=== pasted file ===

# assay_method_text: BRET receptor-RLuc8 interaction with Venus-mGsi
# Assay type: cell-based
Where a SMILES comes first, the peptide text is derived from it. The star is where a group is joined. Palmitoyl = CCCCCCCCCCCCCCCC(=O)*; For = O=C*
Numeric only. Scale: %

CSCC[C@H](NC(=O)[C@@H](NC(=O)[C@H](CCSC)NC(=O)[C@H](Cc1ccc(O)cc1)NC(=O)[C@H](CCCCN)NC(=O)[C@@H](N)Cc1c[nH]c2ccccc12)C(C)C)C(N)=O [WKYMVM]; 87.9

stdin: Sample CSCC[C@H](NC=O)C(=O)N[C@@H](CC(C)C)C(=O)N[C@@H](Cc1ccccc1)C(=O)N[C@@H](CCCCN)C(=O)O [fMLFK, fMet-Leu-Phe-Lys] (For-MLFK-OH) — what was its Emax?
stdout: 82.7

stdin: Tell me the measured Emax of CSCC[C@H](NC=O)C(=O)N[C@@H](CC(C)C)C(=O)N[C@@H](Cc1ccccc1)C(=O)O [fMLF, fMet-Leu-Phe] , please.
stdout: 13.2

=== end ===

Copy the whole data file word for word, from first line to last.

# assay_method_text: BRET receptor-RLuc8 interaction with Venus-mGsi
# Assay type: cell-based
Where a SMILES comes first, the peptide text is derived from it. The star is where a group is joined. Palmitoyl = CCCCCCCCCCCCCCCC(=O)*; For = O=C*
Numeric only. Scale: %

CSCC[C@H](NC(=O)[C@@H](NC(=O)[C@H](CCSC)NC(=O)[C@H](Cc1ccc(O)cc1)NC(=O)[C@H](CCCCN)NC(=O)[C@@H](N)Cc1c[nH]c2ccccc12)C(C)C)C(N)=O [WKYMVM]; 87.9

stdin: Sample CSCC[C@H](NC=O)C(=O)N[C@@H](CC(C)C)C(=O)N[C@@H](Cc1ccccc1)C(=O)N[C@@H](CCCCN)C(=O)O [fMLFK, fMet-Leu-Phe-Lys] (For-MLFK-OH) — what was its Emax?
stdout: 82.7

stdin: Tell me the measured Emax of CSCC[C@H](NC=O)C(=O)N[C@@H](CC(C)C)C(=O)N[C@@H](Cc1ccccc1)C(=O)O [fMLF, fMet-Leu-Phe] , please.
stdout: 13.2